A geometric triangulation has two aspects: the combinatorial structure, which gives the incidence and adjacency relations between faces, and the geometric information related to the position of vertices.
CGAL provides 3D geometric triangulations in which these two aspects are clearly separated. As described in Chapter 27, a geometric triangulation of a set of points in $$ ^{d}, $$d 3 is a partition of the whole space $$ ^{d} into cells having $$d+1 vertices. Some of them are infinite, they are obtained by linking an additional vertex at infinity to each facet of the convex hull of the points (see Section 27.1). The underlying combinatorial graph of such a triangulation without boundary of $$ ^{d} can be seen as a triangulation of the topological sphere $$S^{d} in $$ ^{d+1}.
This chapter deals with 3D-triangulation data structures, meant to maintain the combinatorial information for 3D-geometric triangulations. The reader interested in geometric triangulations of $$ ^{3} is advised to read Chapter 27.
In CGAL, a 3D triangulation data structure is a container of cells ($$3-faces) and vertices ($$0-faces). Each cell gives access to its four incident vertices and to its four adjacent cells. Each vertex gives direct access to one of its incident cells, which is sufficient to retrieve all the incident cells when needed.
The four vertices of a cell are indexed with 0, 1, 2 and 3. The neighbors of a cell are also indexed with 0, 1, 2, 3 in such a way that the neighbor indexed by $$i is opposite to the vertex with the same index (see Figure 28.1).
Edges ($$1-faces) and facets ($$2-faces) are not explicitly represented: a facet is given by a cell and an index (the facet i of a cell c is the facet of c that is opposite to the vertex of index i) and an edge is given by a cell and two indices (the edge (i,j) of a cell c is the edge whose endpoints are the vertices of indices i and j of c).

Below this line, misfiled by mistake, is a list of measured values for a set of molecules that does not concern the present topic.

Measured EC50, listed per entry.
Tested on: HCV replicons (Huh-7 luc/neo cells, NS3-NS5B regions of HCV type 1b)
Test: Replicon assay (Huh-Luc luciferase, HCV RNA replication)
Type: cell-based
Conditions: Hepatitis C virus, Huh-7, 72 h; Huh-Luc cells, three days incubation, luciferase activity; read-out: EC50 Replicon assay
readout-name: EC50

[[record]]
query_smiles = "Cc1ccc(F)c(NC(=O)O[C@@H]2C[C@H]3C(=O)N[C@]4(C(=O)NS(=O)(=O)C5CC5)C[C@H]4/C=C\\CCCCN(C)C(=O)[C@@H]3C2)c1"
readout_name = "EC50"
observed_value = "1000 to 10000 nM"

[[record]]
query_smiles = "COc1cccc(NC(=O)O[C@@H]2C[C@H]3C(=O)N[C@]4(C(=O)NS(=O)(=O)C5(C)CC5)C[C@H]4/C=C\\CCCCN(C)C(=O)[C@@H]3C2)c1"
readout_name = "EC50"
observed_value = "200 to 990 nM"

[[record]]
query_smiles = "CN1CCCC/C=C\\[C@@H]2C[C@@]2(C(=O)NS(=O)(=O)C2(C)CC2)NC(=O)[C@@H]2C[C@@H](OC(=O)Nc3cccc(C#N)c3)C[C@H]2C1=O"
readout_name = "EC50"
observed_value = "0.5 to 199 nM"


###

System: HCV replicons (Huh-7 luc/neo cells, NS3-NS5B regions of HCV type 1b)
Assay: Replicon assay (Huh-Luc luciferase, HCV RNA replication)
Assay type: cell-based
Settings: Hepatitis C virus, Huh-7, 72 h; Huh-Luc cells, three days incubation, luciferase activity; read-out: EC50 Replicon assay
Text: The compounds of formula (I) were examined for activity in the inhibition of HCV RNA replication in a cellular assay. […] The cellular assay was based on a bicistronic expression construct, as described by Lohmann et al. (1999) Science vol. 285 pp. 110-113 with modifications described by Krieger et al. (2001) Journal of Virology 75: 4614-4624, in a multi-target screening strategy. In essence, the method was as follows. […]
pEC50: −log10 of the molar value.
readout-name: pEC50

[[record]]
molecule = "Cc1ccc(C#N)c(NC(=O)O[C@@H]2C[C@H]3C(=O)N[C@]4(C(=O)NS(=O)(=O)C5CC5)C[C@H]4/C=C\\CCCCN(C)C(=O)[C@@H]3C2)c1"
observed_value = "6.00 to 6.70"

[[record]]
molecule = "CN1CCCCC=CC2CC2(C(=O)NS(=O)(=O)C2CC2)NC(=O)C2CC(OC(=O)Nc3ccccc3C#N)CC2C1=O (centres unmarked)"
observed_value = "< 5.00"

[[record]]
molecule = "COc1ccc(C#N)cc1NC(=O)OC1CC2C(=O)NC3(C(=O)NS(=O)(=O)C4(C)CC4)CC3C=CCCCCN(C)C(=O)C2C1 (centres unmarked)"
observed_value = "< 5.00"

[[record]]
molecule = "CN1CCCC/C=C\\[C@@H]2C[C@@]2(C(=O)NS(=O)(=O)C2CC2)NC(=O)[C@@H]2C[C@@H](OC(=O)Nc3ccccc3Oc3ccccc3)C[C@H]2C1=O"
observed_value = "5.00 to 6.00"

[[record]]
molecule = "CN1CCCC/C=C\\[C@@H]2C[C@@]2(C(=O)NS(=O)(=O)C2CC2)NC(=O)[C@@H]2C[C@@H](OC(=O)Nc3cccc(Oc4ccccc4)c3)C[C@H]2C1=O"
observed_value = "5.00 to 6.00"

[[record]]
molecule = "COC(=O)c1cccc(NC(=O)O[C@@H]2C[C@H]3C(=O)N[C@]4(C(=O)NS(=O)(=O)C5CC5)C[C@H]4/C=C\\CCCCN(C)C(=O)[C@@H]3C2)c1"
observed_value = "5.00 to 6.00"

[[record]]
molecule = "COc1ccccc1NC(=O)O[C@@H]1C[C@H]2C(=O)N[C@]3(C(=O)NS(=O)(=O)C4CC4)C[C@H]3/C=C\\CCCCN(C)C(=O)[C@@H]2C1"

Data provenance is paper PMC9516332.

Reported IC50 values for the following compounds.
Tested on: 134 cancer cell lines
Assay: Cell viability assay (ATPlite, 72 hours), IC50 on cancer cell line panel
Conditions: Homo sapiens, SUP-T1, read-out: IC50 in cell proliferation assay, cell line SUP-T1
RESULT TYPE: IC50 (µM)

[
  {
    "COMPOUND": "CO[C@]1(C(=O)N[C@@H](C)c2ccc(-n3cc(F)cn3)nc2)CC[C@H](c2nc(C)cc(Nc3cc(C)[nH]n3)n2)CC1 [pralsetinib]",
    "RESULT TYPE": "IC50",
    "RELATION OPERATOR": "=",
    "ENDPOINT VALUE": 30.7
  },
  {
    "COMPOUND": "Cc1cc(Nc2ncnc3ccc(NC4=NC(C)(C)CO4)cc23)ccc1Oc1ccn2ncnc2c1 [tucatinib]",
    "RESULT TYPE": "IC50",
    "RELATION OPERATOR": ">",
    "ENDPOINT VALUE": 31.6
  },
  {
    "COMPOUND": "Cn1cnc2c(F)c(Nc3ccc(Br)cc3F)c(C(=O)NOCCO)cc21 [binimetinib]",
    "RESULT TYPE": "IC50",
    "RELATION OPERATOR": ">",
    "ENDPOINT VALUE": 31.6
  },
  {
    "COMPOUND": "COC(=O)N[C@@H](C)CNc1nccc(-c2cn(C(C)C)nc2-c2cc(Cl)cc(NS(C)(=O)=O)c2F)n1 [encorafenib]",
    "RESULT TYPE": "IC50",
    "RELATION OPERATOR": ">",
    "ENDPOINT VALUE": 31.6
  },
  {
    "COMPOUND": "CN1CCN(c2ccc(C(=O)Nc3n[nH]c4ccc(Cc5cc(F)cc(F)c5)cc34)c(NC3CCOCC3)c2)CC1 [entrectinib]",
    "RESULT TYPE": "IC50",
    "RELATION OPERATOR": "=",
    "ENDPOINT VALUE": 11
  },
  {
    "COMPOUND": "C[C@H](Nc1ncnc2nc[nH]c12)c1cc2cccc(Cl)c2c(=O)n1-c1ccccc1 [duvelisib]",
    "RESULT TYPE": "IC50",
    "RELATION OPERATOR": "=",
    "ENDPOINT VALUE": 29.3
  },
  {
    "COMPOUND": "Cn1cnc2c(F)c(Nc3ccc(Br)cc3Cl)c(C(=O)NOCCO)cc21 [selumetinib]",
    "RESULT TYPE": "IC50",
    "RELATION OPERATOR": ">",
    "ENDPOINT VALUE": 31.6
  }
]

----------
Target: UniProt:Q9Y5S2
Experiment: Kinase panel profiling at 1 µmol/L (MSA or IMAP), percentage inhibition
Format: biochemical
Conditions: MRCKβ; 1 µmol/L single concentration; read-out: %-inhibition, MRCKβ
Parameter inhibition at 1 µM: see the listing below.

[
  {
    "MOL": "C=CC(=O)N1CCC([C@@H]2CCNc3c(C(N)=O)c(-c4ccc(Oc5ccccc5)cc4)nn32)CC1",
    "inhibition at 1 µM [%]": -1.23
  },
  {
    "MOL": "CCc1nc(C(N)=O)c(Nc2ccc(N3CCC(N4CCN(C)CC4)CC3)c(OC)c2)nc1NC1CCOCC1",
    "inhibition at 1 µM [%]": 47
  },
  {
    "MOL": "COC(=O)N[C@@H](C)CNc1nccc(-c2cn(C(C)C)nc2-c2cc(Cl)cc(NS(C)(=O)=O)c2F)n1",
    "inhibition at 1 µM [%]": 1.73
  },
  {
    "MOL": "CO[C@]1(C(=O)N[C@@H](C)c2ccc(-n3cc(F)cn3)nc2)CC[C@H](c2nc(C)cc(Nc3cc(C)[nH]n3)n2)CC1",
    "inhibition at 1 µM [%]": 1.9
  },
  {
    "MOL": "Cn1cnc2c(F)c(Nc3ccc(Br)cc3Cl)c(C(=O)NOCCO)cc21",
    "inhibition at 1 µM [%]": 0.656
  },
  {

Degenerate Dimensions As CGAL explicitly deals with all degenerate cases, a 3D-triangulation data structure in CGAL can handle the cases when the dimension of the triangulation is lower than 3.
Thus, a 3D-triangulation data structure can store a triangulation of a topological sphere $$S^{d} of $$ ^{d+1}, for any $$d {-1,0,1,2,3}.
Let us give, for each dimension, the example corresponding to the triangulation data structure having a minimal number of vertices, i.e. a simplex. These examples are illustrated by presenting their usual geometric embedding.
The last three cases are defined uniquely:
Note that the notion of infinite vertex has no meaning for the triangulation data structure. The infinite vertex of the geometric embedding is a vertex that cannot be distinguished from the other vertices in the combinatorial triangulation.
The same cell class is used in all cases: triangular faces in 2D can be considered as degenerate cells, having only three vertices (resp. neighbors) numbered $$(0,1,2); edges in 1D have only two vertices (resp. neighbors) numbered $$0 and $$1.
The implicit representation of facets (resp. edges) still holds for degenerate ($$< 3) dimensions : in dimension 2, each cell has only one facet of index 3, and 3 edges $$(0,1), $$(1,2) and $$(2,0); in dimension 1, each cell has one edge $$(0,1).
Validity A 3D combinatorial triangulation is said to be locally valid iff the following is true:
(a) When a cell $$c has a neighbor pointer to another cell $$c', then reciprocally this cell $$c' has a neighbor pointer to $$c, and $$c and $$c' have three vertices in common. These cells are called adjacent.
(b) The cells have a coherent orientation: if two cells $$c_{1} and $$c_{2} are adjacent and share a facet with vertices $$u,v,w, then the vertices of $$c_{1} are numbered $$(v_{0}^{1} = u, v_{1}^{1} = v, v_{2}^{1} = w, v_{3}^{1}), and the vertices of $$c_{2} are numbered $$(v_{0}^{2} = v, v_{1}^{2} = u, v_{2}^{2} = w, v_{3}^{2}), up to positive permutations of $$(0,1,2,3). In other words, if we embed the triangulation in $$ ^{3}, then the fourth vertices $$v_{3}^{1} and $$v_{3}^{2} of $$c_{1} and $$c_{2} see the common facet in opposite orientations. See Figure 28.5.